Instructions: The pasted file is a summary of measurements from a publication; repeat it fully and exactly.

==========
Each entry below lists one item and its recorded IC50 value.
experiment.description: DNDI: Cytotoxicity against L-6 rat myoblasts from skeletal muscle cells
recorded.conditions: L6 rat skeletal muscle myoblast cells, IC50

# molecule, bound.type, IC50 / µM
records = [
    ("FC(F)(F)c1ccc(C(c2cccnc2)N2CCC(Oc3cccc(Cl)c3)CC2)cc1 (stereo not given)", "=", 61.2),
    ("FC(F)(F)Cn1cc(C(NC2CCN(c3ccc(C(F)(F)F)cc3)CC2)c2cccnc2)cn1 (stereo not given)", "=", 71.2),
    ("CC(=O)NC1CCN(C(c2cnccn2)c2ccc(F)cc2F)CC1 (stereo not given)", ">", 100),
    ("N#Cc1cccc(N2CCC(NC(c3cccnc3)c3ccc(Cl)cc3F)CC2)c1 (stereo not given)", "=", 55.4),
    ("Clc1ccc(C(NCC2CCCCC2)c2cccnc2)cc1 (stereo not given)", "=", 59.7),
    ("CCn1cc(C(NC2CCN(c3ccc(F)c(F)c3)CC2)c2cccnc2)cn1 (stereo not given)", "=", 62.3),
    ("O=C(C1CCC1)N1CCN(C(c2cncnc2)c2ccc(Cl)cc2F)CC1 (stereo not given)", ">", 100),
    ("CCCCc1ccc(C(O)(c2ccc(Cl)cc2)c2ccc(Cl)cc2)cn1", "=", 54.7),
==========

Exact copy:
Each entry below lists one item and its recorded IC50 value.
experiment.description: DNDI: Cytotoxicity against L-6 rat myoblasts from skeletal muscle cells
recorded.conditions: L6 rat skeletal muscle myoblast cells, IC50

# molecule, bound.type, IC50 / µM
records = [
    ("FC(F)(F)c1ccc(C(c2cccnc2)N2CCC(Oc3cccc(Cl)c3)CC2)cc1 (stereo not given)", "=", 61.2),
    ("FC(F)(F)Cn1cc(C(NC2CCN(c3ccc(C(F)(F)F)cc3)CC2)c2cccnc2)cn1 (stereo not given)", "=", 71.2),
    ("CC(=O)NC1CCN(C(c2cnccn2)c2ccc(F)cc2F)CC1 (stereo not given)", ">", 100),
    ("N#Cc1cccc(N2CCC(NC(c3cccnc3)c3ccc(Cl)cc3F)CC2)c1 (stereo not given)", "=", 55.4),
    ("Clc1ccc(C(NCC2CCCCC2)c2cccnc2)cc1 (stereo not given)", "=", 59.7),
    ("CCn1cc(C(NC2CCN(c3ccc(F)c(F)c3)CC2)c2cccnc2)cn1 (stereo not given)", "=", 62.3),
    ("O=C(C1CCC1)N1CCN(C(c2cncnc2)c2ccc(Cl)cc2F)CC1 (stereo not given)", ">", 100),
    ("CCCCc1ccc(C(O)(c2ccc(Cl)cc2)c2ccc(Cl)cc2)cn1", "=", 54.7),